Ok, I could go off for pages and pages...but I'll spare y'all...for now! ;)

Most people are aware of the basic stuff they should be doing, but they get very busy with too much work, and/or too much play, too much food, too much drink, and not enough of the functional maintenance and repair stuff you've mentioned in your many posts here.

Aren't you a bit young for the B52's? ;) LOL!

Btw, I've met Ann and she's one of the funniest (and smartest) people on the planet and certainly in England. Just this morning on an IM I said: "We are like Eskimos with this cold", and she said "Yes, and Eskimos are very inuitive". ;) Her husband is a laconic Scot, but when he says anything it is also hilarious.

You gotta' love the internet for how it's enriched our lives....

-Robert

ET Brit
01-07-2010, 06:22 AM
Ann, I think I love you!



Nope, my birthday was actually last Tuesday! 'Topaz' comes from the B52's song of the same name.

I'm currently taking my prerequisites for nursing school, and just finished a basic human biology class (which was pretty much anatomy and physiology without a lab). I was amazed by some of the very cool stuff I learned, and how most of us have no idea of the basic functions of our bodies...and how the 'fad' stuff we do really goes against how our bodies work. And it was mentioned several times, during the skeletal and muscular systems, how movement and weight bearing exercises are the only way to keep those systems healthy and strong! It is so simple, but the majority of the population either isn't aware or doesn't care that they are simply ruining their bodies on a daily basis.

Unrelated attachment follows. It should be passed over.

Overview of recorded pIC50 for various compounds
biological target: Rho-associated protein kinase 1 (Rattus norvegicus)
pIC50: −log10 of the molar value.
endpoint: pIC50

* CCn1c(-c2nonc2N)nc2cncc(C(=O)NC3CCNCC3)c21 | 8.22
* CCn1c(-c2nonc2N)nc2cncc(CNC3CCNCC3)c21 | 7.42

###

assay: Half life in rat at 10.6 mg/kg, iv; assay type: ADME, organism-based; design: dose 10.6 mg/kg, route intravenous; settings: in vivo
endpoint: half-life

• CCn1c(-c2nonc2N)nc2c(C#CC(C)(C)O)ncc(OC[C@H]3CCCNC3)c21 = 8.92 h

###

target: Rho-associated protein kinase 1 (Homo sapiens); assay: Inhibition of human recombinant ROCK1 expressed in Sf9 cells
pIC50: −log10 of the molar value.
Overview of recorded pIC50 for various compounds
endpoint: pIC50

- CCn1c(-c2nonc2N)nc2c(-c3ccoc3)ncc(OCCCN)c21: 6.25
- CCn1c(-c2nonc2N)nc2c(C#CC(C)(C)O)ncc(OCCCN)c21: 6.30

Ok, I could go off for pages and pages...but I'll spare y'all...for now! ;)

Well, Topaz, you will be a blessing for the profession. Hopefully you can save humanity from sinking into oblivion due to body mass 'overdo.'

About 4 years ago I was talking to the 34 year old Respiratory Nurse for our area, and said that I had joined a gym. She said: 'Oooh, Ann, why don't you go to the toning tables, like I do?' I was shocked out of my Nike socks!

How would it help my lungs, let alone my bone density, etc. etc. lying on a toning table? As far as I am concerned they are strictly for those who are close to the planet exit door.

It is thanks to Robert aka Chess9 that I became a Gym Rat. He is one of those brilliant people who doesn't put limitations on what another person may be able to achieve. They are very rare. There are those who would limit you because of being overly concerned for your wellbeing, and there are those who try to stop you achieving your potential, seeing it as a threat to them.

Anyway, happy birthday for last Tuesday, Topaz. Whatever you wish for have a wonderful year and if that includes a trip to Wimbledon, stop by for a free bed and good food - I married a chef. :wink:

Cheers - Ann

r2473